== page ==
Chapter Six Hundred and Seventy-three - And really, when have you ever done anything on your own? (part six)
Chapter Six Hundred and Seventy-four - The future's so bright... (part one)

Chapter Six Hundred and Seventy-three - And really, when have you ever done anything on your own?


Wednesday morning —5:02 a.m.

Aden pulled the door to their apartment closed and slipped down the stairwell. Blane and Jacob were waiting for him at the end of the stairwell. They were out the door and out into the cold morning in a matter of minutes. Aden started the truck and they drove out of Castle parking lot and on to their busy day.

The entire house seemed to sigh. A quiet silence fell over the Castle.

And then the screaming started.

Nash was taking too long in the bathroom, and Bladen threw up on Katy’s favorite shirt, and Jackie was sick of her brother Eddie’s “attitude,” and Charlie could not handle another minute of Teddy’s bullshit, and. . .

All at once, it seemed like every child in the Castle was screaming at the top of their lungs.

“What’s that?” Tanesha asked Jill when she opened the side door.

“Delphie says that it’s ‘eclipse energy,’” Jill said.

“Sounds like a lot of kid rage,” Tanesha said.

“Welcome to our humble abode,” Jill said.

Tanesha laughed. They walked into the main Castle living room where Jill had set up tea with breakfast cookies and scones for their early morning girlfriends’ breakfast. Jill and Tanesha listened to the hubbub for a long moment.

“You think we should do something about it?” Tanesha asked.

“Not a chance,” Sandy said, coming down the long stairway. “We’ll likely lose a limb.”

“As long as they don’t kill each other,” Jill said with a furtive glance upstairs.

Heather appeared with Mack, Wyn, and Jabari in her arms. Upon hearing the noise, the sleepy boys leaned into Heather. Tanesha took Jabari from Heather. She settled on the couch with the boy nestled in her lap.

“Should I. . .?” Heather gestured to the ceiling above.

“You mean, it’s not the 1970s?” Jill asked. “We can’t just let them brawl while we drink cocktails.”

“Where are the servants?” Heather asked.

The girlfriends laughed.

“We agreed to let them work their own stuff out,” Sandy said. “I have to trust them to do that.”

“Katy and Paddie said the same thing to me,” Jill said.

“Can I join you?” Valerie asked.

“Of course,” Jill said.

“Me, too?” Honey asked.

“Absolutely,” Sandy said.

With a cup of tea in their hands, they sat in terse silence.

“Is it just me or are you guys uncomfortable with this. . .?” Honey asked.

“We’re uncomfortable,” Tanesha said.

Honey nodded. The screaming continued.

“They’re making my head hurt,” Valerie said.

“They told us that we were undermining them by interfering,” Heather said with a roll of her eyes.

“Our kids are such assholes sometimes,” Sandy said under her breath.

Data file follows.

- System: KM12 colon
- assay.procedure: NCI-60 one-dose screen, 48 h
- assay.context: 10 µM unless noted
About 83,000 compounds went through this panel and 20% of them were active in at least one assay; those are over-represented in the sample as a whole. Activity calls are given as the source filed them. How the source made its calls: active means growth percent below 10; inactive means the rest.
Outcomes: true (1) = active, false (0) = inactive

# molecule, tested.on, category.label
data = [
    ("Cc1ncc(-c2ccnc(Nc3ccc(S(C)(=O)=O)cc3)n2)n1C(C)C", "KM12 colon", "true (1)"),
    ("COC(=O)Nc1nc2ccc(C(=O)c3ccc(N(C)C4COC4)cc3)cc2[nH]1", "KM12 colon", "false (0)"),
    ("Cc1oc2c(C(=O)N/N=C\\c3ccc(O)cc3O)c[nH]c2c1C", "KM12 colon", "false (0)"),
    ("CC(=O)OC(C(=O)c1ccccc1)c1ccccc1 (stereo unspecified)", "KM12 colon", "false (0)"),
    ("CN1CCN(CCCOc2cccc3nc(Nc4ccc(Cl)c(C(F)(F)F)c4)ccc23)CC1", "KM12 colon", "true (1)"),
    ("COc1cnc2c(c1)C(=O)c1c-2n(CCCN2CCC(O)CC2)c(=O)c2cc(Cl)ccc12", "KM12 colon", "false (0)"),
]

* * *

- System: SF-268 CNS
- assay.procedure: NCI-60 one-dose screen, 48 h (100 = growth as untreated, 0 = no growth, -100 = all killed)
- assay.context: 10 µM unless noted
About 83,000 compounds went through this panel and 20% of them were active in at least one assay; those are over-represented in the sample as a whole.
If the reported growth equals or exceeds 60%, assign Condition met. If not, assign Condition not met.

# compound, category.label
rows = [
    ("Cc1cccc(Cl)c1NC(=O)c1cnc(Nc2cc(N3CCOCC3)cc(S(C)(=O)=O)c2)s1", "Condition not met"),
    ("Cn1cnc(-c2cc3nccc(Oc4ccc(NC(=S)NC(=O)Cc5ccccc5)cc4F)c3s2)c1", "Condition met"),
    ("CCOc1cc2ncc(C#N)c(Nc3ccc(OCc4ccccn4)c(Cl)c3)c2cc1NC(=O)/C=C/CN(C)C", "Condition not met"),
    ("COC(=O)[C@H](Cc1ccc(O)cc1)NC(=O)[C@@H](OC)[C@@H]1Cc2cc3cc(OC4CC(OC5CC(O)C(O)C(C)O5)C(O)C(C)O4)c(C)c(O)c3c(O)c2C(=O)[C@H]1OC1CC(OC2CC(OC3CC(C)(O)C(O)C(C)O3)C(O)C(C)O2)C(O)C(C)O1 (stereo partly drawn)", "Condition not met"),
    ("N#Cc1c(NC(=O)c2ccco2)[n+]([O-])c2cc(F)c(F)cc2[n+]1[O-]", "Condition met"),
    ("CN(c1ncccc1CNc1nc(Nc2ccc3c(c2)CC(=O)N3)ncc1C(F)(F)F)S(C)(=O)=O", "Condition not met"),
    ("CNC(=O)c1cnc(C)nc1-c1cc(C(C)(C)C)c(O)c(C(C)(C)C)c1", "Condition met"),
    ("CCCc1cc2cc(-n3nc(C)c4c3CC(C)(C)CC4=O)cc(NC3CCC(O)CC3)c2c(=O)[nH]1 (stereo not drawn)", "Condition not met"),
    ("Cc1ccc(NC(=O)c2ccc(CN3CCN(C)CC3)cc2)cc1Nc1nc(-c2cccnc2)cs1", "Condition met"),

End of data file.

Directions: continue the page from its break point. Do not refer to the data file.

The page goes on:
They noticed immediately when Noelle stopped screaming. Katy fell silent at the same time as Jackie stopped screaming at her brother. Not ones to give up easily, the boys went on making their points for a while. Then, as suddenly as it started, everything was silent.

“Oh thank God,” Jill said. She blew out a breath and dramatically fell onto her lap.

Tanesha laughed, and Heather’s eyes flicked across the ceiling. Honey looked like she was going to cry. Valerie just looked exhausted.

“Scone?” Sandy asked.

For a moment, no one moved.

“I’ll have one of those cookies,” Tanesha said, breaking the spell.

When Valerie laughed, the rest of the women began to laugh. For the next half hour, they laughed, drank tea, and ate scones.


Wednesday morning —7:02 a.m.

Jeraine flipped Tanesha under him and kissed her hard. She laughed.

“You taste like. . .” Jeraine kissed her again. “Tea and those breakfast cookies and. . .”

“You?” Tanesha asked.

Tanesha leaned her head up to kiss him. They kissed and rolled over again. For a while, they were caught up in each other in the way they had been since they were children. Breathless, they fell against the bed.

“You’re off all day?” Jeraine asked.

“All day,” Tanesha said. She fluffed her pillow and leaned back. “Do you have time?”

“I’m all yours,” Jeraine said. “Until. . . four? I think. There’s a show tonight.”

“Should we take Jabari out of school and. . .” Tanesha said and laughed.

“He would never want to be out of school,” they said in unison and laughed.

“We could go shopping,” Jeraine said.

“Ugh,” Tanesha said. “My feet hurt from work.”

“Spa day?” Jeraine asked.

“Eh,” Tanesha said, rolling over.

“Jeraine as your slave day?” Jeraine asked.

“That’s my every day,” Tanesha said.

They laughed. Jeraine kissed her ear.

“I’d love to spend the day with you,” Tanesha said. “Hang out here. Talk. Just see how you. . .”

Tanesha groaned when her phone rang. A second later, Jeraine’s phone rang. Tanesha reached her phone first.

“Hello?” Tanesha asked at nearly the same time that Jeraine said, “Hello.”

“Tanesha Smith?” a woman’s voice asked. “I need to speak with you and Jeraine Wilson.”

“Who is this?” Tanesha asked.

“It’s Atlanta Child Protection Services,” the woman said. “We haven’t met. My name is Hazel Johnson. I’m a child support service manager. I am responsible for the care and well-being of children in Atlanta.”

“Uh, okay, Jeraine’s right here,” Tanesha said. She nodded to Jeraine. “He’s hanging up. I’m going to put you on speaker.”

“Oh, good,” she said. “Thanks.”

Jeraine got out of bed and pulled on a T-shirt and sweatpants. Tanesha reached for her bathrobe.

“I’m here,” Jeraine said, pulling on his socks.

“Mr. Wilson, I’m not sure how to say this to you,” Hazel said.

“Ms. Johnson, you can tell us anything,” Tanesha said.

“How can we help?” Jeraine asked.

Hazel sighed.